Battle of Peterswalde

From Wikipedia, the free encyclopedia
Jump to navigation Jump to search

Coordinates: 50°47′13″N 13°58′43″E / 50.78694°N 13.97861°E / 50.78694; 13.97861

Prussian Bohemia Incursion
Part of the Third Silesian War (Seven Years' War)
Date14 April - 20 April 1759
(6 days)[1]

Prussian victory[2]

  • Austrian munition magazines and 200+ ships destroyed
  • Austrian military Summer campaign delayed
 Prussia Habsburg Monarchy Holy Roman Empire
Commanders and leaders
Prince Henry of Prussia[2]
Johann Dietrich von Hülsen
Johann Jakob von Wunsch
Feldmarshall Lieutenant Ernst Gideon von Laudon
General Reinhardt (POW)
Johann Friedrich Karl von Ostein[2]
Units involved
Prince Henry's vanguard I./Andlau Infanterie-Regiment
I.Battalion Königsegg Infanterie
Croatian soldiers
Hungarian foot
? 3,400+ men
Casualties and losses
Unknown ~3000 captured
3 guns

The Prussian Bohemia Incursion was a military campaign led by the Prince Henry of Prussia during the Third Silesian War (part of the Seven Years' War), to disrupt the Austrian military capacity by launching incursions against its military infrastructure in Bohemia.

The incursion[edit]

On April 14, Prince Henry of Prussia crossed the Erzgebirge (Ore Mountains) in two columns: Prince Henri's column: 13 bns, 20 sqns General Hülsen's column: 8 bns and 12 sqns

On April 15, Prince Henry's column entered into Bohemia at Peterswalde, now part of the Czech Republic, while Hülsen marched to Passberg. Peterswalde was the site of a Habsburg ammunition magazine. A column of Prince Henry of Prussia's advance guard, under command of Johann Jakob von Wunsch, attacked a position strongly held by Croatians of the Habsburg military. In the skirmish, the Croats were routed out of their positions. Wunsch ordered all the munitions destroyed; he also destroyed several ships that were stationed on the Elbe river. Wunsch's force stayed in the village overnight; the next day they were attacked by the imperial force of the Archbishop of Mainz; in the subsequent skirmish, Wunsch's Prussians took one officer and 22 men prisoner.[2][3] About 600 Grenzers and some Hungarian foot guarded a redoubt on an eminence beyond Peterswalde. Prince Henri's vanguard divided into two bodies, one proceeded to Aussig (present-day Ústí nad Labem), the other to Töpplitz (present-day Teplice); forcing the defenders to abandon their position. The magazine of Aussig was destroyed and about 200 boats on the Elbe burnt. Meanwhile, Hülsen found the pass of Passberg strongly guarded by General Reinhard (I./Andlau Infantry, 1 battalion of Königsegg Infantry, about 1,000 grenzers and hussars for a total of about 2,800 men). Hülsen led his cavalry around the Austrian positions and attacked them on the rear while his infantry launched a frontal attack. He drove the Austrians from their entrenchments, capturing the general, 51 officers and 2,000 men along with 3 colours, 2 standards and 3 guns. The remnants of Reinhard's force retreated to Trautenau (present-day Trutnov) where they joined Loudon.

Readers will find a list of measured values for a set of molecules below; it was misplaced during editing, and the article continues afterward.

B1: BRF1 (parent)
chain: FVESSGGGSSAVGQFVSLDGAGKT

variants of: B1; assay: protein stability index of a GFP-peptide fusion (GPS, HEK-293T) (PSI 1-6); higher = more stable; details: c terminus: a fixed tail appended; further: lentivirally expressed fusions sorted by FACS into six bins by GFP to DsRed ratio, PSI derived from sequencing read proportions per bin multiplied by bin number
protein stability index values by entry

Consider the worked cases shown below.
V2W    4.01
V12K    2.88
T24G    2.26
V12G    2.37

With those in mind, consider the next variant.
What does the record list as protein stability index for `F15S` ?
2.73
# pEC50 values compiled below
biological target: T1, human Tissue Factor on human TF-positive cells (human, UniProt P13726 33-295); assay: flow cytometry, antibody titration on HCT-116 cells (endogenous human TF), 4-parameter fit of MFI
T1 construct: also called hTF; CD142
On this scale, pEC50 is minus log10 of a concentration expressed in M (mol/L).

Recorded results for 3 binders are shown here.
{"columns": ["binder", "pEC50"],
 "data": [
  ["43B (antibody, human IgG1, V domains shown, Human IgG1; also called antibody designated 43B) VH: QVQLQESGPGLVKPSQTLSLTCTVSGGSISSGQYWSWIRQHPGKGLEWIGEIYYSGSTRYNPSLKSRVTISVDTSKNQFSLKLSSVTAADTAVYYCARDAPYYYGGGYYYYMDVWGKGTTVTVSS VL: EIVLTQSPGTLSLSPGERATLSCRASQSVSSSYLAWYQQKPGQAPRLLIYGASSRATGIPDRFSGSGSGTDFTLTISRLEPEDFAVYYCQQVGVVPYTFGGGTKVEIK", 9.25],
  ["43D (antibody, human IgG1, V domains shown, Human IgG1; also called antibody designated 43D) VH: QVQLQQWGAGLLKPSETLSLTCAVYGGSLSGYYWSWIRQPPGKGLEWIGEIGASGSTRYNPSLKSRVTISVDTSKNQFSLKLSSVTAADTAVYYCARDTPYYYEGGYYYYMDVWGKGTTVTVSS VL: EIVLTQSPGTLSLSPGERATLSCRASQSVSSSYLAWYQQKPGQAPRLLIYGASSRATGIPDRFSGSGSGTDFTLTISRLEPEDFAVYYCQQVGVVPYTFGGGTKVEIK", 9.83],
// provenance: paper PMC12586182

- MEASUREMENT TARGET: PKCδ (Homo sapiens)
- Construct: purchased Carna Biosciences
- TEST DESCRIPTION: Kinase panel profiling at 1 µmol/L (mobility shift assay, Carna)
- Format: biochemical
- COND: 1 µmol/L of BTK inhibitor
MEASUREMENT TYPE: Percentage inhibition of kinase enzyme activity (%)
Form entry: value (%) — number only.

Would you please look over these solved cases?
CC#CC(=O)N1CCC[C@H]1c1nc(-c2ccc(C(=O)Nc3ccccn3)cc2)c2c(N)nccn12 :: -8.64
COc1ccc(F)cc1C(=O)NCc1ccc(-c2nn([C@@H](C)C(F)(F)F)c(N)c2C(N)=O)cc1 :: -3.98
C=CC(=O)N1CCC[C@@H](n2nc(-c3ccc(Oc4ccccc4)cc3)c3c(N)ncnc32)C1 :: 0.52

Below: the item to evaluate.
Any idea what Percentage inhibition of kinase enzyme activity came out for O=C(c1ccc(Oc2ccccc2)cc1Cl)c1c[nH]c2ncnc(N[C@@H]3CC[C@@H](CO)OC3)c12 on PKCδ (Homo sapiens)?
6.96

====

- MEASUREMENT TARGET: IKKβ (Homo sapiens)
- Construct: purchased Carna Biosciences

On April 16, Prince Henri's vanguard returned to his column at Welmina (probably present-day Velemín). The magazines at Lobositz (present-day Lovosice), and Leitmeritz (present-day Litoměřice) were seized and the new bridge at Leitmeritz burnt. Prince Henri then marched from Leitmeritz to Budin (present-day Budyně nad Ohří) where he destroyed another magazine. The flames accidentally set the town on fire and did some damage. Meanwhile, General Hülsen marched on Saatz (present-day Žatec) but the Austrians had burnt their magazines there before he arrived. The Prussian destroyed several other magazines at Komotau (present-day Chomutov), Luckowitz, Liboschowitz (present-day Libochovice), Worwitzow, Postelberg (present-day Postoloprty) and Brüx (present-day Most). During these operations, field marshal Count Leopold Joseph von Daun was at Jermer (present-day Jaroměř). This raid considerably delayed his operations that summer.

On April 20, Prince Henri, having reached his objectives, ordered to retire with some 3,000 prisoners and reached Saxony three days later.[4][5]


  1. ^ Operations Plan dererjenigen Corps so von der Prinz Heinrichschen Armée, unter dem Gen: v. Hülsen, und Obr: Lieut. v. Wunsch, sich derer Oesterreichischen Magazins in Böhmen bemächtiget von 14. bis 20. April 1759.
  2. ^ a b c d Henry Lloyd. Geschichte des siebenjährigen Krieges in Deutschland. Berlin, 1787, vol. 3, p. 56.
  3. ^ Thomas Tegg, Chronology; or, The historian's companion: being an authentic register of events, from the earliest period to the present time, comprehending an epitome of universal history, with a copious list of the most eminent men in all ages of the world, p.39
  4. ^ A Complete History of the Present War, from its Commencement in 1756, to the End of the Campaign, 1760, London, 1761, pp. 365-366
  5. ^ Hotham, The operations of the Allied Amy under the command of his Serene Highness Prince Ferdinand Duke of Brunswic and Luneberg beginning in the year 1757 and ending in the year 1762, London: T. Jefferies, 1764, p. 75-80